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Re: why does "git revert" commit even if i try to bail with ":q!"?




On Tue, Mar 12, 2019 at 10:23 AM Robert P. J. Day <rpjday@xxxxxxxxxxxxxx> wrote:
>
>   never noticed this before ... when i do a regular "git commit" and
> enter my "vi" edit session and change my mind, i can bail with ":q!",
> regardless of what i've set up as a commit message, and i'll see:
>
>   Aborting commit due to empty commit message.
>
> however, i was just playing with "git revert" and, after i ran:
>
>   $ git revert <commit SHA>
>
>   again, simulating that i changed my mind, i just typed ":q!", but
> the revert went ahead, anyway. i tried again, this time completely
> deleting all the lines from the commit msg (as the template
> suggested), but the revert *still* completed after typing ":q!".
>
>   it was only after deleting all the lines and using ":wq" that the
> revert was cancelled:
>
>   Aborting commit due to empty commit message.
>
> that seems ... inconsistent. am i misunderstanding something?

When you're doing a fresh commit, the .git/COMMIT_MSG is "empty". It
has whitespace and comments, but no _usable_ lines. So when you :q!,
the commit is aborted because nothing Git can use as a commit message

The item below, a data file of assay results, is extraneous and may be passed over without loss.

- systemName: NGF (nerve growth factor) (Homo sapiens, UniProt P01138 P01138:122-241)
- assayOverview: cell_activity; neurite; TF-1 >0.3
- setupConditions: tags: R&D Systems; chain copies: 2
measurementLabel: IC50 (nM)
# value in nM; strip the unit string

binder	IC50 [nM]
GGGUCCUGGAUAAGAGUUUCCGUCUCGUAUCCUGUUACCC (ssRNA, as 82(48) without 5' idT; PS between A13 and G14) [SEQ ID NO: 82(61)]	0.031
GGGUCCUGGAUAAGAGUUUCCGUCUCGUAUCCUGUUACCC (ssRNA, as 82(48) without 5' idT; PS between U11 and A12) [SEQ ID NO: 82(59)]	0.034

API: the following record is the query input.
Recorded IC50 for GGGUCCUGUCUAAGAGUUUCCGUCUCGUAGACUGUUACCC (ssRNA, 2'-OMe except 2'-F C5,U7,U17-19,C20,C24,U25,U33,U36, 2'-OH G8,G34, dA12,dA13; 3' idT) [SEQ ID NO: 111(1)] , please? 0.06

was saved to the file and so it's still "empty".

When you use git revert, though, it writes a valid, usable message to
the file ("Revert <subject>\n\nThis reverts commit <sha>"). When you
:q!, that's still in the file. Since the file isn't empty, the commit
moves ahead.

Git doesn't actually _know_ you quit vi with :q!. All it knows is the
editor process completed with 0 exit code, and the message file isn't
"empty". If :q! made vi exit non-zero then you'd see that the commit
(or revert) got canceled because the editor failed (I don't know the
exact message off the top of my head).

An easy way to confirm this behavior would be to run your "git
revert", and, in the editor, delete all the contents, then :w and :q!.
You'll see that the revert is aborted due to an empty message. Or you
could do a normal "git commit", type a message, then :w and :q!.
You'll see that the commit still runs. So the difference between the
two is that one starts with no usable commit message, and the other
one does.

Hope this helps,
Bryan